I’m walking past ranks of even-aged red pines with a native broadleaf forest rising in the understory to a height of some thirty feet now: a visually striking natural insurgency against the industrial monoculture. Molting birds skulk through the dense foliage while a hermit thrush still sings just up the hill. A very small brown and white feather floats down.

*

If i didn’t know that these mushrooms were poisonous, would I still find them repulsive? Yeah, probably. The death angel looks delicious — which apparently it is. Then it dissolves your liver.

*

One of those days when even the rocks sweat and the biting insects form clouds dense enough to block the sun, and here I am circling a bog. My addiction to walking is beginning to seem nearly pathological, even to myself. But here’s the thing: I’m having a blast.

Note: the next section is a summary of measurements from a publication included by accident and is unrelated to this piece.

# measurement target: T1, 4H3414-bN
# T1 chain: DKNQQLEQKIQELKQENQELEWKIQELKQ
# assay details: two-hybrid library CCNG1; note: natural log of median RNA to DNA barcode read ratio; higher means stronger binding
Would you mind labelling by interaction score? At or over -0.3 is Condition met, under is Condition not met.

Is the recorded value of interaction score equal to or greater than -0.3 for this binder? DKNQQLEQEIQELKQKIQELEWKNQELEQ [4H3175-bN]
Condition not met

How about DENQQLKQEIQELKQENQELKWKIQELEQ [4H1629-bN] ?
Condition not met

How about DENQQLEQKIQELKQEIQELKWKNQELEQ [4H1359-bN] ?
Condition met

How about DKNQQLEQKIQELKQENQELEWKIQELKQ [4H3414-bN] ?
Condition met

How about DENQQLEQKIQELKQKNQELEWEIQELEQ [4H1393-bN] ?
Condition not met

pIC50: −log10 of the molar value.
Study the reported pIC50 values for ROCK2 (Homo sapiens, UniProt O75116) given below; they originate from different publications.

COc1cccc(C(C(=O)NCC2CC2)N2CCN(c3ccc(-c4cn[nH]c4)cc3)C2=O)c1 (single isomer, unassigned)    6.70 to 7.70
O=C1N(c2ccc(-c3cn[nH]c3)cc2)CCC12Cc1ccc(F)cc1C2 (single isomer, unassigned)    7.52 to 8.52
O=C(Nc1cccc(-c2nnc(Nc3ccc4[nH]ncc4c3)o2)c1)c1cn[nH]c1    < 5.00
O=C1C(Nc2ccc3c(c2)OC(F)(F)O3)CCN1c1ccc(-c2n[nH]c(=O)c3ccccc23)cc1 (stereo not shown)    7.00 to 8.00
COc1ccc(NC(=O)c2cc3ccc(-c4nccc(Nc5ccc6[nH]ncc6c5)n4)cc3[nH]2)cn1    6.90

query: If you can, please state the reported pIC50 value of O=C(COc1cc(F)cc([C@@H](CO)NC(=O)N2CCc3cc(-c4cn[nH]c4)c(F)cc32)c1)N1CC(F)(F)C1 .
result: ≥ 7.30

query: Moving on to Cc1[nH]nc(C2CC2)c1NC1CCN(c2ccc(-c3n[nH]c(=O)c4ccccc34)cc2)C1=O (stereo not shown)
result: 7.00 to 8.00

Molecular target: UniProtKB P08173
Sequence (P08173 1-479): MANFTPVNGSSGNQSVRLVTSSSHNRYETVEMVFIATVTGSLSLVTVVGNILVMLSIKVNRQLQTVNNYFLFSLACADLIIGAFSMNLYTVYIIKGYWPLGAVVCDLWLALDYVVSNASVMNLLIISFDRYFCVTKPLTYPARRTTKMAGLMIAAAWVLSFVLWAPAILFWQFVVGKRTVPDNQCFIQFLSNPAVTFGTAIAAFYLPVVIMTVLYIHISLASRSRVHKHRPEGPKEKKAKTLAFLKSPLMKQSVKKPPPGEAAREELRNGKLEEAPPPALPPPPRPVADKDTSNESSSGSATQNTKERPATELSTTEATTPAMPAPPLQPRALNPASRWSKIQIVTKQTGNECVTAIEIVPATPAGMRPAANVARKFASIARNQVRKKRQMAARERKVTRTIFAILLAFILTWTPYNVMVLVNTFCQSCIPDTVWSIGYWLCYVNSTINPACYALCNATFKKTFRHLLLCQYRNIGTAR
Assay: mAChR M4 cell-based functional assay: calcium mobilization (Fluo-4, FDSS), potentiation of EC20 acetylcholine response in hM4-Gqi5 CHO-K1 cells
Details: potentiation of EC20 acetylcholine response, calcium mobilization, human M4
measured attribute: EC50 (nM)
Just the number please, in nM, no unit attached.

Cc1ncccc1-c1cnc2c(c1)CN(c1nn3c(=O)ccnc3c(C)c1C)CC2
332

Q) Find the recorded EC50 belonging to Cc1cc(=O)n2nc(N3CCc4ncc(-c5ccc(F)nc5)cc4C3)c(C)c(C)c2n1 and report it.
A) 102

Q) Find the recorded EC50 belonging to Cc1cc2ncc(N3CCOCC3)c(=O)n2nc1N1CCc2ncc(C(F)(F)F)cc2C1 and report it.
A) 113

Oh what a lovely breeze!

Say, are those storm clouds?

hemlock sapling
bound in red surveyor’s tape
how hot it is

*

Why would I slog through a buggy bog, you ask? That’s where the prettiest mud is.

***

Portentative

sky face says meh
to the white noise

of our anti
bodies of work

squeezing whole lives
into a few hours before sleep

while six-legged leaves
chant half the night

sky face acquires
a round cloud mouth

the moonlight denies
ever knowing the moon

the lives we’re missing bloat like corpses
as species dwindle

sky face is just the void
with better branding

Residual